He knew what it took to make a good film, and his infectious enthusiasm inspired us all. Even as the most experienced in a young cast on Training Day, Bill embraced all of the actors as equals. Justin Cornwell, the young rookie cop, whom Bill’s character mentors as a young detective, was probably the prime recipient of Bill’s generosity. Bill became Justin’s real-life training officer — a veteran imparting wisdom and knowledge to a younger actor just getting started.
Looking back now, perhaps the most poignant memory is that Bill got the chance to act with his son, James, a terrific young talent in his own right. What made the episode so special — and maybe even more special now — is that it was an episode about fathers and sons and the legacy that fathers leave to their kids. Bill was so incredibly proud of James and so thankful he’d gotten the chance to work with him.
On our last night of production, we all got pretty shit-faced, and Bill gathered us together on one of our stages and made a speech to the whole crew. This is what he said:
We are in a sacred hall. We are in a temple. There are people that have gone before us, who’ve come together, like we have, to make something … You know, in modern society, we are all alone. We’re all alone. But here we’ve come together as craftsmen and artists to make something, and that’s a very special thing, carrying on a tradition that goes back a hundred years, which is amazing to think about. We are so privileged to be doing what we are doing.
Bill loved Old Hollywood, loved tracing his artistic lineage back to Harold Lloyd. On set, he once told us a story about working as a nonunion set-dresser at Culver Studios — the same studio where the series was being shot. He’d been sent off to a back lot to find some old bales of cotton to dress the set of Roger Corman’s 1975 movie Darktown Strutters. With a little boy’s sense of awe, Bill recounted finding the bales in some old crates that still had the markings of the film they were originally intended for: Gone With the Wind. He couldn’t believe that those same bales of cotton that had been used in that film were now in his own hands. “It was so cool,” Bill said.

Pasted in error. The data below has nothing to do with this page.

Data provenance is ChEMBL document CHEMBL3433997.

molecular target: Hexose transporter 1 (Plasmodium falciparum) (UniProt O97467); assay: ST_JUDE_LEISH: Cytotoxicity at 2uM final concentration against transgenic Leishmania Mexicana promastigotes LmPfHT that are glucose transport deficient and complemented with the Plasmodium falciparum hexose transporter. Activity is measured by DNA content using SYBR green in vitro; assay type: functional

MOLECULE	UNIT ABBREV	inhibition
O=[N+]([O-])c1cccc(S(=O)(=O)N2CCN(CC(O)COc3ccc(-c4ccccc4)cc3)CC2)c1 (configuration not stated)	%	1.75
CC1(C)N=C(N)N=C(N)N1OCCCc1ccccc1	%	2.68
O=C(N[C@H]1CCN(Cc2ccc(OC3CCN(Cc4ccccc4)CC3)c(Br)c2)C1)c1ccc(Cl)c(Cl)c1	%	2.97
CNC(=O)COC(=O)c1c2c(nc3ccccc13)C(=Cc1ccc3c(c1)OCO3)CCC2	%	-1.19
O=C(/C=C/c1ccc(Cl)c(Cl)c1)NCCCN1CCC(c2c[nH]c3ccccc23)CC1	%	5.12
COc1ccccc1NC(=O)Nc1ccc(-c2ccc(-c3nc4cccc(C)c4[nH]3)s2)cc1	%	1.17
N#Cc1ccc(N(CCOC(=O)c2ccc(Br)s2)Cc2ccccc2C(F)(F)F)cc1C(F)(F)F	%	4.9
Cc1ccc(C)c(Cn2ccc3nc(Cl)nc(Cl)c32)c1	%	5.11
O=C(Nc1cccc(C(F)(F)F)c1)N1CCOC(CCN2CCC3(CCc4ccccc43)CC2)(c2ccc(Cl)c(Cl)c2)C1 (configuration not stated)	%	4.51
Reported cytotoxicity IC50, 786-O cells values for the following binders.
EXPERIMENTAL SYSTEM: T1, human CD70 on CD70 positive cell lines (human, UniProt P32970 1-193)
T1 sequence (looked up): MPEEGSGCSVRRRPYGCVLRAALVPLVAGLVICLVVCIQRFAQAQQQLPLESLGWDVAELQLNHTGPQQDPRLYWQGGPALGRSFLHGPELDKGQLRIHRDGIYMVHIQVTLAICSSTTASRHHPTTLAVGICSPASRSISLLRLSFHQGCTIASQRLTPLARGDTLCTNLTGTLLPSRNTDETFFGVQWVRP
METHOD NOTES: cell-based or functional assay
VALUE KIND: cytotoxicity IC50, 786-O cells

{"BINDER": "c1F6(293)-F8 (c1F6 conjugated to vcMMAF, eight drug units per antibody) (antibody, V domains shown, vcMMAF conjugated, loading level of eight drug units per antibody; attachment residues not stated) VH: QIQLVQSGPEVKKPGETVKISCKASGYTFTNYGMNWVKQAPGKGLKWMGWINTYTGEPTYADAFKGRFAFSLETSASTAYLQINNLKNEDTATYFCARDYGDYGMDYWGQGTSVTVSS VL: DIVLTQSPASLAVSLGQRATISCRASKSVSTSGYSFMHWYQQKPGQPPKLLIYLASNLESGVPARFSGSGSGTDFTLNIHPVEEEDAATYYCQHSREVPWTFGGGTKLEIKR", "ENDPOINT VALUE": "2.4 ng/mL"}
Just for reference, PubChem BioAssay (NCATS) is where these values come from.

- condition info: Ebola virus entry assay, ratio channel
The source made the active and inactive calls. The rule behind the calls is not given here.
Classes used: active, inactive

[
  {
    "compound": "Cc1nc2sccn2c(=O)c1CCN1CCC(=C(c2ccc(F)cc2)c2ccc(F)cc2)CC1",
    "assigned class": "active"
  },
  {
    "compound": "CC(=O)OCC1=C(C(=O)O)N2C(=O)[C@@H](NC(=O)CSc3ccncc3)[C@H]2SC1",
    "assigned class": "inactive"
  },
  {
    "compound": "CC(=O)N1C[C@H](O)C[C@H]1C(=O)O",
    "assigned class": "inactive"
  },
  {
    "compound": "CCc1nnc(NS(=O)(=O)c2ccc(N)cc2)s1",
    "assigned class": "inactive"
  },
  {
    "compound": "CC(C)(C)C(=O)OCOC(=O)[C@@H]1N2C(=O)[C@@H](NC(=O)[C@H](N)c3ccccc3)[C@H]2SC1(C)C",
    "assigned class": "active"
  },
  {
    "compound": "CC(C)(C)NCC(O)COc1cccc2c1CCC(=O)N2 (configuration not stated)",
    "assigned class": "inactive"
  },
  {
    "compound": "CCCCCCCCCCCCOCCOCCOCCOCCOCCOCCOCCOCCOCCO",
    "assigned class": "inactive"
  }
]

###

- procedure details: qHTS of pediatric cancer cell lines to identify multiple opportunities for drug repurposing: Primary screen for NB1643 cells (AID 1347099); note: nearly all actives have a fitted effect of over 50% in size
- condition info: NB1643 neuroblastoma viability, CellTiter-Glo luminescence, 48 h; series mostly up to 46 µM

And Bill was cool.
Christ, was he cool.
We bonded over Ward Bond, the great character actor, who played prizefighter John L. Sullivan opposite Errol Flynn’s Jim Corbett in the 1942 film Gentleman Jim — specifically, the touching scene at the end where John L. Sullivan congratulates Jim Corbett on defeating him in the ring. Bill told me it was his favorite scene in any movie, so I’m including it here:
I’ve watched it many times since hearing of Bill’s death. I still get choked up when Flynn tells Bond: “I hope that when my time comes I can go out with my head just as high as yours. There’ll never be another John L. Sullivan.”
Bill, I hope that when my time comes I can go out with my head just as high as yours.
There will never be another Bill Paxton.